I know I must have seen this photo before, but when I picked it up yesterday it struck me as surprising. We have many images of early campus construction in the files but very few of them show this kind of wide view.
As someone who was reduced to a jibbering mess by a house renovation job a few years ago, this picture is mind boggling. That’s just too much construction all at once–and bear in mind that the photographer seems to have been standing on the foundation of yet another building (South Hall). I would have been quivering in a corner.
Special Treat: Here’s the back side of the photograph.
A later archivist adds her own label to the original label: “Miss Dean‘s handwriting.” Then she adds another label to a second label, the one that notes “Mr. Watkin, Mr. Waldo”: “Pender Turnbull‘s.” So who’s the third archivist who thought to tell me who labeled the photo in the first place? Pretty sure it was Ola Moore, who came to work in Fondren in 1962 and stayed until her retirement. (I don’t know when that was.) Just to complete our tour of beloved Rice librarians, here’s Mrs. Moore’s reminiscence (from a 1984 Flyleaf) of Sarah Lane:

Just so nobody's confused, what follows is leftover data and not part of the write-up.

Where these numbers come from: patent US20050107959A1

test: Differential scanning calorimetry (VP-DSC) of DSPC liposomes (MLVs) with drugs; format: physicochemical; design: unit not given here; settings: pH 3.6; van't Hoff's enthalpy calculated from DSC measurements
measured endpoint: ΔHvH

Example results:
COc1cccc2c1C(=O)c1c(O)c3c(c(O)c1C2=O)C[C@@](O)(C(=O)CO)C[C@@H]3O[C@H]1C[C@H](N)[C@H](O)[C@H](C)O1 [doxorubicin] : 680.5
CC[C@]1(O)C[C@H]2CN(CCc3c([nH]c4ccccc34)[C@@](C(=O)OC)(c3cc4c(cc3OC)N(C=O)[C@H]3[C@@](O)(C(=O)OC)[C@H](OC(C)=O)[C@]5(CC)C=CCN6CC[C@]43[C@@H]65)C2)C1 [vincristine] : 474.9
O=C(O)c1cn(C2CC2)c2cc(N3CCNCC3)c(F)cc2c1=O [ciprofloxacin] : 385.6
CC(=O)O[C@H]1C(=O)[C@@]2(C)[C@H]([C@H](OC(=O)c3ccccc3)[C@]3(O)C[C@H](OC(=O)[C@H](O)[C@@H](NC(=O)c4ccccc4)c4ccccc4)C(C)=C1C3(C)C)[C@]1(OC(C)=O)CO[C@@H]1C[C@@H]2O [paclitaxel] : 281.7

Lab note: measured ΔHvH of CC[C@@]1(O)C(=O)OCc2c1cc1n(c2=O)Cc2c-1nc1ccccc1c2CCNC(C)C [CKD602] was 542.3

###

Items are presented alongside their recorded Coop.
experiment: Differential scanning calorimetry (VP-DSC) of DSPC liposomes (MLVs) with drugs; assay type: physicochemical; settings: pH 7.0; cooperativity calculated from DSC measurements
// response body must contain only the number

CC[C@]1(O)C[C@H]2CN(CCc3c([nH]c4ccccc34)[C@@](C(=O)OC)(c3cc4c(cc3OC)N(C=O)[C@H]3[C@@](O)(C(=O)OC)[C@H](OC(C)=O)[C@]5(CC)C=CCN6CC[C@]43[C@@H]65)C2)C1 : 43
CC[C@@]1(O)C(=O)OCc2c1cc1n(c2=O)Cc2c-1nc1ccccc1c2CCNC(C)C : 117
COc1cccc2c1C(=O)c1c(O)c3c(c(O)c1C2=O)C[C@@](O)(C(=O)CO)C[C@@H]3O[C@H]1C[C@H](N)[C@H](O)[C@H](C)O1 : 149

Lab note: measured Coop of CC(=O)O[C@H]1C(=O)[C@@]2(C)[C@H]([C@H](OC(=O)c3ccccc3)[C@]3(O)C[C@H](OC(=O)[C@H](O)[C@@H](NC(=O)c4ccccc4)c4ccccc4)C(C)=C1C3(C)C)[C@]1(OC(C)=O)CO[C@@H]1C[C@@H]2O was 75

MISS LANE: A PERSONAL REMEMBRANCE Ola Zachry Moore Few people are as beloved as Miss Sarah Louise Lane; still fewer have her reputation for service to Rice. Thoughts of a very special friend conjure up particular mental images of that person. So it is with Miss Lane. Two qualities leap to mind immediately when her name is mentioned; one is her enthusiasm, the other is her helpfulness. In her years at Rice, first as a Rice Institute student and graduate of the class of 1919, later as advisor to women and finally as head of the circulation department in the library and skillful restorer of books, she never volunteered advice but was always available for counsel and willing to help with a problem when asked. No one can remember ever seeing her lose her temper or act in an unbecoming manner. Yet Miss Lane was never "stuffy". Her position as head of the circulation department was certainly one of the most difficult in the library and yet she managed it with poise and without ever being discourteous to an irate patron. Firm she could be but never impolite nor rude. Her student assistants and members of her staff were expected to do their jobs pleasantly and efficiently without shirking their duties but in turn, they were treated fairly and with con- sideration. Miss Lane ran a tight ship but a fair one. Her tall graceful figure behind the circulation desk was a familiar sight to students, faculty and staff for many years as was the ever-present bouquet of fresh flowers or a pot plant on her desk. Flowers and plants came under her spell too but it was only after her retirement from her full-time position as head of circulation that she had time to join a garden club and take up flower arranging. Here, as in all other matters, she entered into this new endeavor with characteristic enthusiasm and became in a very short time a much-loved member of another organi- zation; this time the Southhamptom Garden Club. Miss Sarah Lane took early retirement from the Fondren in 1962 shortly after I began working in the library. Her retirement party was held at Cohen House in a private dining room filled to overflowing with library friends. There were speeches, and gifts and finally a scroll with an overly-elaborate (and totally unplanned) curlicue attached to one of the capital letters caused by a wayward drop of gold ink! (This was my first scroll!) Our friendship began then and grew and flourished when she returned to the Fondren to start an in-house project to mend some of our ailing books. In this new capacity of bookbinder, restorer and mender of books, Miss Lane continued her long- established tradition of service to the Rice University. Miss Lane's new domain for repairing books was a special area on the fifth floor of the library where she had a spectacular view of the campus on three sides and, with a few steps to the front of the building, could see Lovett Hall on the fourth side. Here she lovingly worked her magic on countless distressed books in all stages of disrepair, spending as much time as was needed to return each one to usefulness. She had originally accepted this new challenge with the understanding that she receive the current student hourly wage for her work so she would not feel guilty spending extra time repairing books that needed more than the usual care to return them to circulation. This arrangement also meant that her work schedule could be flexible — she could travel when the opportunity presented itself or schedule her work early in the morning on those days she expected guests for lunch! While Miss Lane was "in residence" on the fifth floor of the library, she had the charming habit of inviting several library staff members to join her for luncheon from time to time. The group was always varied and guests were often of different ages and backgrounds, male and female. Such an invitation to lunch in her cozy little brick house on Wroxton was a coveted one. It was an experience to be savoured and remembered with pleasure long after the fact. Not only was the food always superb (Miss Lane was a marvel in the kitchen) but conversation was spirited and fun. It was impossible for a shy guest to remain so for long. The hostess was so vibrant and interested in everyone that she made each person feel at ease and made them enjoy being part of the group. After the meal, if there were time before guests had to return to work. Miss Lane could sometimes be persuaded to "show" and talk about some of the "treasures" she had brought back from her most recent trip. These journeys often included visits to Rice friends all over the world since her gypsy feet took her to many out-of-the-way places. Her mementos of these travels provided the visual images for many of her interesting stories about her trips. Because of her friendliness, her warmth and her interest in people, interesting things seemed to happen to Miss Lane. She was often able to bridge and to overcome the dual barriers of a foreign language and unfamiliar customs in countries often difficult for strangers, particularly Western ones. She took no pre- conceived prejudices into the countries she visited nor did she impose her own set of values on the culture of a host country. Instead, her genuine interest in the world around her made it easy for her to enjoy the culture of whichever country she was visiting. It is easy to see how Miss Lane has endeared herself to Rice. She attracted friends like a magnet and they were of all kinds and ages because she is ageless. A "doer" at Rice, she was always involved in some interesting activity that she was willing to share with friends. This might have been a drive down south of Houston for several pounds of pecans or it could have included a trip to a local flower show or even a visit to the yearly Customs Auction. But whatever the activity, just being with Miss Lane was sure to be fun!